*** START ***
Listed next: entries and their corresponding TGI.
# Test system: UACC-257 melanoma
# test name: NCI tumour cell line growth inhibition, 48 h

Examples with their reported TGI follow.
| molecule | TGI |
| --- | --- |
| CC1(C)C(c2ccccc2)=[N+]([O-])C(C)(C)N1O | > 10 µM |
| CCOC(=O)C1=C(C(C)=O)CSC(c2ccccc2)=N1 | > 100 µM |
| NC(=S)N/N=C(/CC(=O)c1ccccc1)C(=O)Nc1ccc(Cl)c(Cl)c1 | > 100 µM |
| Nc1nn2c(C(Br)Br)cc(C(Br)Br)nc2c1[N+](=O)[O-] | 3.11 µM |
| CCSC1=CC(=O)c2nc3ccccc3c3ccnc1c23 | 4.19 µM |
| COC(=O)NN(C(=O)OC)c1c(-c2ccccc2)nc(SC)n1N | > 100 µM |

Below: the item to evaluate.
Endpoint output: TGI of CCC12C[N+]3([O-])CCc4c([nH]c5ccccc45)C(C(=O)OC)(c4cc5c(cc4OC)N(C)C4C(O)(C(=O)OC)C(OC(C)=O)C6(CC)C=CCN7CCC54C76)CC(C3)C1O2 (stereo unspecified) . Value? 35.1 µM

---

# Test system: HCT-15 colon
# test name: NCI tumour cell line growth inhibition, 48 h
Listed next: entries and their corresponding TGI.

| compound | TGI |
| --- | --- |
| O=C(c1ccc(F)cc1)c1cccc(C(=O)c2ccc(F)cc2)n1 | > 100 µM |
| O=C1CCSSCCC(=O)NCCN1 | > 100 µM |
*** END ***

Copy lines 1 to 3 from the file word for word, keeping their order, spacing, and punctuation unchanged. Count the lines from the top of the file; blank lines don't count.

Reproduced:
Listed next: entries and their corresponding TGI.
# Test system: UACC-257 melanoma
# test name: NCI tumour cell line growth inhibition, 48 h